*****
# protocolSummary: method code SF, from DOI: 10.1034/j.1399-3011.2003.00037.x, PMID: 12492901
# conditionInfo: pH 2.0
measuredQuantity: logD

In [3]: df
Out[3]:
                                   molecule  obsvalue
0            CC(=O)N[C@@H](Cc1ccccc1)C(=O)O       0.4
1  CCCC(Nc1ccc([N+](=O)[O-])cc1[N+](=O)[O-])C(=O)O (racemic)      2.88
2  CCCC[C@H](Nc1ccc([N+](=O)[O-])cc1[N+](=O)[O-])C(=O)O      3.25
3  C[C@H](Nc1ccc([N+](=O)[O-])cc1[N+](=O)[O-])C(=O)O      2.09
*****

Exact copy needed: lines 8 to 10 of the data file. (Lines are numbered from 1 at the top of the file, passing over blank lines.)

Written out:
1  CCCC(Nc1ccc([N+](=O)[O-])cc1[N+](=O)[O-])C(=O)O (racemic)      2.88
2  CCCC[C@H](Nc1ccc([N+](=O)[O-])cc1[N+](=O)[O-])C(=O)O      3.25
3  C[C@H](Nc1ccc([N+](=O)[O-])cc1[N+](=O)[O-])C(=O)O      2.09